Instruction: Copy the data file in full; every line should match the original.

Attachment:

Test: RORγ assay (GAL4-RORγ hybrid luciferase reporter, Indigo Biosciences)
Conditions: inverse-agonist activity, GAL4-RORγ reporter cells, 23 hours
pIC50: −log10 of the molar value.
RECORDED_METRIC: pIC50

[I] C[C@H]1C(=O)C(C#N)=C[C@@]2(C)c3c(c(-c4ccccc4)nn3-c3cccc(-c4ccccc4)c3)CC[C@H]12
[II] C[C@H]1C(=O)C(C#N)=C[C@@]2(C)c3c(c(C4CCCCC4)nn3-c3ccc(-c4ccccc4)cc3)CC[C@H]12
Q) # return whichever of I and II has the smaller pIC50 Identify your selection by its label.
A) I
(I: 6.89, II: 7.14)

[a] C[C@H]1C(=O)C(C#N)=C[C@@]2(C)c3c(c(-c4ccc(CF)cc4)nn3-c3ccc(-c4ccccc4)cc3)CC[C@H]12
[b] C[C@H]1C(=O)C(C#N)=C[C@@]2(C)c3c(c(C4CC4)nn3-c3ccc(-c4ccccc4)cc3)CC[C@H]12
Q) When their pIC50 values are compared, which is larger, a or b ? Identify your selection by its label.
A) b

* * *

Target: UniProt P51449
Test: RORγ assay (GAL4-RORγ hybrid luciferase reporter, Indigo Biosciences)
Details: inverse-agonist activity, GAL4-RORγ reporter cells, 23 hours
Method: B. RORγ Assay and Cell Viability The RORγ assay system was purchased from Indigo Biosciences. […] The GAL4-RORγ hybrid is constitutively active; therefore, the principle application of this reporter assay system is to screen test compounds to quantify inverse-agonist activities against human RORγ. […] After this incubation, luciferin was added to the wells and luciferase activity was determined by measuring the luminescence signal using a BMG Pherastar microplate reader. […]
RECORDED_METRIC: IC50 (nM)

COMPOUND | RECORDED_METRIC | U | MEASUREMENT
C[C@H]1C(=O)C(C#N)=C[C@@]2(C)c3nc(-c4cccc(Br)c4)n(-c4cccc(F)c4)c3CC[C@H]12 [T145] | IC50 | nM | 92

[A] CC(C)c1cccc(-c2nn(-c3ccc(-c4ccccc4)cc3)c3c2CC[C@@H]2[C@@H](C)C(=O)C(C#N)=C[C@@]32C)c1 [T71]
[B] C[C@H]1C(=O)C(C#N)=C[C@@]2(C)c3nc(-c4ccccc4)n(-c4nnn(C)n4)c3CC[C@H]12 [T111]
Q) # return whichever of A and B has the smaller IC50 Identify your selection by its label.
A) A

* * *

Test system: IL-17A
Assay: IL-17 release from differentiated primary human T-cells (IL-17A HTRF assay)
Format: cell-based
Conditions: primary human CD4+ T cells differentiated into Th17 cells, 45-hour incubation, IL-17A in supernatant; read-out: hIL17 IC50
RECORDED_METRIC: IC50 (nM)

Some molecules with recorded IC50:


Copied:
Test: RORγ assay (GAL4-RORγ hybrid luciferase reporter, Indigo Biosciences)
Conditions: inverse-agonist activity, GAL4-RORγ reporter cells, 23 hours
pIC50: −log10 of the molar value.
RECORDED_METRIC: pIC50

[I] C[C@H]1C(=O)C(C#N)=C[C@@]2(C)c3c(c(-c4ccccc4)nn3-c3cccc(-c4ccccc4)c3)CC[C@H]12
[II] C[C@H]1C(=O)C(C#N)=C[C@@]2(C)c3c(c(C4CCCCC4)nn3-c3ccc(-c4ccccc4)cc3)CC[C@H]12
Q) # return whichever of I and II has the smaller pIC50 Identify your selection by its label.
A) I
(I: 6.89, II: 7.14)

[a] C[C@H]1C(=O)C(C#N)=C[C@@]2(C)c3c(c(-c4ccc(CF)cc4)nn3-c3ccc(-c4ccccc4)cc3)CC[C@H]12
[b] C[C@H]1C(=O)C(C#N)=C[C@@]2(C)c3c(c(C4CC4)nn3-c3ccc(-c4ccccc4)cc3)CC[C@H]12
Q) When their pIC50 values are compared, which is larger, a or b ? Identify your selection by its label.
A) b

* * *

Target: UniProt P51449
Test: RORγ assay (GAL4-RORγ hybrid luciferase reporter, Indigo Biosciences)
Details: inverse-agonist activity, GAL4-RORγ reporter cells, 23 hours
Method: B. RORγ Assay and Cell Viability The RORγ assay system was purchased from Indigo Biosciences. […] The GAL4-RORγ hybrid is constitutively active; therefore, the principle application of this reporter assay system is to screen test compounds to quantify inverse-agonist activities against human RORγ. […] After this incubation, luciferin was added to the wells and luciferase activity was determined by measuring the luminescence signal using a BMG Pherastar microplate reader. […]
RECORDED_METRIC: IC50 (nM)

COMPOUND | RECORDED_METRIC | U | MEASUREMENT
C[C@H]1C(=O)C(C#N)=C[C@@]2(C)c3nc(-c4cccc(Br)c4)n(-c4cccc(F)c4)c3CC[C@H]12 [T145] | IC50 | nM | 92

[A] CC(C)c1cccc(-c2nn(-c3ccc(-c4ccccc4)cc3)c3c2CC[C@@H]2[C@@H](C)C(=O)C(C#N)=C[C@@]32C)c1 [T71]
[B] C[C@H]1C(=O)C(C#N)=C[C@@]2(C)c3nc(-c4ccccc4)n(-c4nnn(C)n4)c3CC[C@H]12 [T111]
Q) # return whichever of A and B has the smaller IC50 Identify your selection by its label.
A) A

* * *

Test system: IL-17A
Assay: IL-17 release from differentiated primary human T-cells (IL-17A HTRF assay)
Format: cell-based
Conditions: primary human CD4+ T cells differentiated into Th17 cells, 45-hour incubation, IL-17A in supernatant; read-out: hIL17 IC50
RECORDED_METRIC: IC50 (nM)

Some molecules with recorded IC50: